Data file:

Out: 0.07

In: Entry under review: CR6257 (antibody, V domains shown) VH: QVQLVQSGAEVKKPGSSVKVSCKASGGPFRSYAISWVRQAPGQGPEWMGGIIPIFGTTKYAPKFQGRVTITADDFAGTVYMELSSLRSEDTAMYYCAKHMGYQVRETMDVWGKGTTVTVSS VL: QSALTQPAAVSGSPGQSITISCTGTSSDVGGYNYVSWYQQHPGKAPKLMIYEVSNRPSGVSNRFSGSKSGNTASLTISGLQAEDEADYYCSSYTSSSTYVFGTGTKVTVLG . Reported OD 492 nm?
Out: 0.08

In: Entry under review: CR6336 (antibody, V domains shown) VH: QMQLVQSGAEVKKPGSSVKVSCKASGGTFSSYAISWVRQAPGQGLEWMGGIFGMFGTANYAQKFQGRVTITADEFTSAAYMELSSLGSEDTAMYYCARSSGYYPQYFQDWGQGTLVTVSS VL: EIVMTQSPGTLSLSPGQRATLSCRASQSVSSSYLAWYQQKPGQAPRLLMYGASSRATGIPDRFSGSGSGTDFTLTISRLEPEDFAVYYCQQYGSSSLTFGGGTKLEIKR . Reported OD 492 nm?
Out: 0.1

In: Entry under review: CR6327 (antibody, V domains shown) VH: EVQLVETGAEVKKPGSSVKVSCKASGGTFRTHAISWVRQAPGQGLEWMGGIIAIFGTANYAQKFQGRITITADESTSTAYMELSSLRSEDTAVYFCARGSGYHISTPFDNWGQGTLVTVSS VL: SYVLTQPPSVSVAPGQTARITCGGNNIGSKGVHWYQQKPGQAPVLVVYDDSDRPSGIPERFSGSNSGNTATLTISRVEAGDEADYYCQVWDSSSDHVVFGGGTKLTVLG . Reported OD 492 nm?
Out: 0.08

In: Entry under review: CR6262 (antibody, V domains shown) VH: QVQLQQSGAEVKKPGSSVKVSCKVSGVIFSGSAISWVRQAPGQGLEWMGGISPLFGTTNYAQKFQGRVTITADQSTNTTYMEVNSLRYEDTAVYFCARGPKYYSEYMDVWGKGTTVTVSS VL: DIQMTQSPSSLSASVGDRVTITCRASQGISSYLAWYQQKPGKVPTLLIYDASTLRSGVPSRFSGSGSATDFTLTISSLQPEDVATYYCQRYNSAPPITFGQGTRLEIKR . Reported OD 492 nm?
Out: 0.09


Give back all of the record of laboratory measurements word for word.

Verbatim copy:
Out: 0.07

In: Entry under review: CR6257 (antibody, V domains shown) VH: QVQLVQSGAEVKKPGSSVKVSCKASGGPFRSYAISWVRQAPGQGPEWMGGIIPIFGTTKYAPKFQGRVTITADDFAGTVYMELSSLRSEDTAMYYCAKHMGYQVRETMDVWGKGTTVTVSS VL: QSALTQPAAVSGSPGQSITISCTGTSSDVGGYNYVSWYQQHPGKAPKLMIYEVSNRPSGVSNRFSGSKSGNTASLTISGLQAEDEADYYCSSYTSSSTYVFGTGTKVTVLG . Reported OD 492 nm?
Out: 0.08

In: Entry under review: CR6336 (antibody, V domains shown) VH: QMQLVQSGAEVKKPGSSVKVSCKASGGTFSSYAISWVRQAPGQGLEWMGGIFGMFGTANYAQKFQGRVTITADEFTSAAYMELSSLGSEDTAMYYCARSSGYYPQYFQDWGQGTLVTVSS VL: EIVMTQSPGTLSLSPGQRATLSCRASQSVSSSYLAWYQQKPGQAPRLLMYGASSRATGIPDRFSGSGSGTDFTLTISRLEPEDFAVYYCQQYGSSSLTFGGGTKLEIKR . Reported OD 492 nm?
Out: 0.1

In: Entry under review: CR6327 (antibody, V domains shown) VH: EVQLVETGAEVKKPGSSVKVSCKASGGTFRTHAISWVRQAPGQGLEWMGGIIAIFGTANYAQKFQGRITITADESTSTAYMELSSLRSEDTAVYFCARGSGYHISTPFDNWGQGTLVTVSS VL: SYVLTQPPSVSVAPGQTARITCGGNNIGSKGVHWYQQKPGQAPVLVVYDDSDRPSGIPERFSGSNSGNTATLTISRVEAGDEADYYCQVWDSSSDHVVFGGGTKLTVLG . Reported OD 492 nm?
Out: 0.08

In: Entry under review: CR6262 (antibody, V domains shown) VH: QVQLQQSGAEVKKPGSSVKVSCKVSGVIFSGSAISWVRQAPGQGLEWMGGISPLFGTTNYAQKFQGRVTITADQSTNTTYMEVNSLRYEDTAVYFCARGPKYYSEYMDVWGKGTTVTVSS VL: DIQMTQSPSSLSASVGDRVTITCRASQGISSYLAWYQQKPGKVPTLLIYDASTLRSGVPSRFSGSGSATDFTLTISSLQPEDVATYYCQRYNSAPPITFGQGTRLEIKR . Reported OD 492 nm?
Out: 0.09